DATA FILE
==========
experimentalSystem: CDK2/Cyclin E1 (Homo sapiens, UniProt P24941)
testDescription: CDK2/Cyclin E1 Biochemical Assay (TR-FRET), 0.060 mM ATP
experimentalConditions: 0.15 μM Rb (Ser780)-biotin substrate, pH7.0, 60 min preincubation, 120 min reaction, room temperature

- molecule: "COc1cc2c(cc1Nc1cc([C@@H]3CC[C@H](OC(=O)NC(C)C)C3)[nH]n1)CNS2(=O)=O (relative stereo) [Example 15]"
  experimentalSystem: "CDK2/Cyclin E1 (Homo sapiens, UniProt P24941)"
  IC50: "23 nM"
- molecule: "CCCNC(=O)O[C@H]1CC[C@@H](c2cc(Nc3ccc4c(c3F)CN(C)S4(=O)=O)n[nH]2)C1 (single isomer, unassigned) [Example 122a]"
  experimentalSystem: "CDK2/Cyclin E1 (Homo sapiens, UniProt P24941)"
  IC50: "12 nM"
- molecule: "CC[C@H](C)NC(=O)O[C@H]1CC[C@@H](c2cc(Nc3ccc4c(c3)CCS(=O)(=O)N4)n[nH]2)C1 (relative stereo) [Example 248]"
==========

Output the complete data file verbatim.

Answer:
experimentalSystem: CDK2/Cyclin E1 (Homo sapiens, UniProt P24941)
testDescription: CDK2/Cyclin E1 Biochemical Assay (TR-FRET), 0.060 mM ATP
experimentalConditions: 0.15 μM Rb (Ser780)-biotin substrate, pH7.0, 60 min preincubation, 120 min reaction, room temperature

- molecule: "COc1cc2c(cc1Nc1cc([C@@H]3CC[C@H](OC(=O)NC(C)C)C3)[nH]n1)CNS2(=O)=O (relative stereo) [Example 15]"
  experimentalSystem: "CDK2/Cyclin E1 (Homo sapiens, UniProt P24941)"
  IC50: "23 nM"
- molecule: "CCCNC(=O)O[C@H]1CC[C@@H](c2cc(Nc3ccc4c(c3F)CN(C)S4(=O)=O)n[nH]2)C1 (single isomer, unassigned) [Example 122a]"
  experimentalSystem: "CDK2/Cyclin E1 (Homo sapiens, UniProt P24941)"
  IC50: "12 nM"
- molecule: "CC[C@H](C)NC(=O)O[C@H]1CC[C@@H](c2cc(Nc3ccc4c(c3)CCS(=O)(=O)N4)n[nH]2)C1 (relative stereo) [Example 248]"